Growing up in Augusta, GA, Patricia Ferguson discovered her passion for acting after winning Best Talent in the Junior Miss Scholarship Program for her interpretive Gone with the Wind monologue. She received a BA from Augusta State University and then moved to Austin, TX where she completed her MFA in Acting at The University of Texas. Ferguson then headed to Seattle, WA where she met her husband and gave birth to her two children, all the while working as a professional theatrical actor. Four years ago her family moved to the Portland area where she has added film, commercial, and radio acting to her resume. Ferguson is a leading player in the Oregon Public Broadcasting radio show Live Wire! She has been apart of numerous award-winning short films and has even been seen at the Cannes Film Festival. Other credits include national and regional commercials. NOT DEAD YET marks Ferguson’s first feature film.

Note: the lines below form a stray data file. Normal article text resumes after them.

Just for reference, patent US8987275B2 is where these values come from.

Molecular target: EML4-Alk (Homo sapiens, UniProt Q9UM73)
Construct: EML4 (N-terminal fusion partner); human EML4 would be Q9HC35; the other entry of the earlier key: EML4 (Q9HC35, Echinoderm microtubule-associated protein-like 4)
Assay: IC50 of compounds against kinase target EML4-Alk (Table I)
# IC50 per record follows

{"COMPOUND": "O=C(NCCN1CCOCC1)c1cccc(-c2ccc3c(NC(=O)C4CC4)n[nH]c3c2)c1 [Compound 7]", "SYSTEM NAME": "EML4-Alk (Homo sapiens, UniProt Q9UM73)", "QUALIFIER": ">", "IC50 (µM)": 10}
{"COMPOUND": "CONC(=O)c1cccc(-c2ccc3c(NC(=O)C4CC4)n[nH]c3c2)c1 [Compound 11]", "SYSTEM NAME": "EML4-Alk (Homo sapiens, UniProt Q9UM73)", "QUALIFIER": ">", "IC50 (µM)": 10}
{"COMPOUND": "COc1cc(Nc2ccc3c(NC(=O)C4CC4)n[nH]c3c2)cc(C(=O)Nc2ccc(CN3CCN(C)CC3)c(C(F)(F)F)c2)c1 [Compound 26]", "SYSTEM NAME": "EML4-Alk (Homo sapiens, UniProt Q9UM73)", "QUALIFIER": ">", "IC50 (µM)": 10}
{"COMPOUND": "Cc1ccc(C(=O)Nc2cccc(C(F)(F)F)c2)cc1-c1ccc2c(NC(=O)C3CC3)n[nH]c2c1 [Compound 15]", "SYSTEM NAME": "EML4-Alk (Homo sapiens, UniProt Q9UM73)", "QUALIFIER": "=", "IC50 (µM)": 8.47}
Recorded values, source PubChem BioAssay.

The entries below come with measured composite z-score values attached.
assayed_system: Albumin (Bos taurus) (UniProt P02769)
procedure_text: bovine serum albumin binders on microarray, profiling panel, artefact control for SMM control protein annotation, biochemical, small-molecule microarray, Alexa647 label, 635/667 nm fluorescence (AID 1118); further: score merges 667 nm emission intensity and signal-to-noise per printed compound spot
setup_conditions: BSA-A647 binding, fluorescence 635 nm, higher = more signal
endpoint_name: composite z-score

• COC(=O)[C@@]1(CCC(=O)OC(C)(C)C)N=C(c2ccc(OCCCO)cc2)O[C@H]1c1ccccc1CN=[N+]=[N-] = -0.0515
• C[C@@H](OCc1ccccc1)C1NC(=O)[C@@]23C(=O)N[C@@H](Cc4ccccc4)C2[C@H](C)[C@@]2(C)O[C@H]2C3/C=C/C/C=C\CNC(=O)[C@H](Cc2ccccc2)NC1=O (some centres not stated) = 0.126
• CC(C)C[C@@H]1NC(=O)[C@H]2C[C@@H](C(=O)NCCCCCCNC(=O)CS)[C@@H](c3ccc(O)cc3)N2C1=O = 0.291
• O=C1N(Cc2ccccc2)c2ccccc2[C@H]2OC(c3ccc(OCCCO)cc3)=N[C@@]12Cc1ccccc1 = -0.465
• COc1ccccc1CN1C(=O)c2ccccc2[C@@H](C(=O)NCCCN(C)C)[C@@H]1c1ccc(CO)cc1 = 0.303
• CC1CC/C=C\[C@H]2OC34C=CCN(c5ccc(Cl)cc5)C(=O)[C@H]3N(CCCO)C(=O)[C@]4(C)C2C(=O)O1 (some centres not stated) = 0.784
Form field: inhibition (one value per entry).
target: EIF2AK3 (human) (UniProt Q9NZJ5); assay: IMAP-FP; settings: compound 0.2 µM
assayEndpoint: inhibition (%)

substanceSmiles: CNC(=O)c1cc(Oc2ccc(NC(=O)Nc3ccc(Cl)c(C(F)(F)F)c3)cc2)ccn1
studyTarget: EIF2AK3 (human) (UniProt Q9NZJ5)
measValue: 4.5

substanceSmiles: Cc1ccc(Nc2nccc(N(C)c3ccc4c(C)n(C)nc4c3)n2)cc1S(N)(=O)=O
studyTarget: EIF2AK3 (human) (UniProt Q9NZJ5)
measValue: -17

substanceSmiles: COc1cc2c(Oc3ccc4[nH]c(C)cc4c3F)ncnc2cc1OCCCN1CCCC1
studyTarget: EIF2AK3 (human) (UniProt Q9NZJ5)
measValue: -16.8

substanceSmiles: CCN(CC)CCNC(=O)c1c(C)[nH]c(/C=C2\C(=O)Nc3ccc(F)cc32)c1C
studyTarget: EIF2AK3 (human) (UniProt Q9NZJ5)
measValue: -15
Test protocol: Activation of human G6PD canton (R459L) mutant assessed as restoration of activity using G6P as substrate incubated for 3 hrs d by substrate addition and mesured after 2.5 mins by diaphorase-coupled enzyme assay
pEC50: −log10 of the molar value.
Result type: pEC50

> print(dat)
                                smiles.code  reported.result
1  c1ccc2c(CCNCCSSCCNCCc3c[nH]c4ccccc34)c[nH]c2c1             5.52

Born in Paris, France, Alexander Blaise began acting as a teen in a neighborhood theatre company. His parents, both artists, traveled with the family a great deal, choosing the famed artist haunt Hotel Chelsea as their first home in the U.S. Blaise’s burgeoning interest in acting was stimulated by acting teacher Uta Hagen among others. His first big break came when he was cast as an officer in Return from the River Kwai, a WWII film shot on location in the Philippines. He has since had the opportunity to play parts on numerous television shows including HBO’s The Sopranos, NBC’s Law and Order, and the CBS’s daytime drama As the World Turns.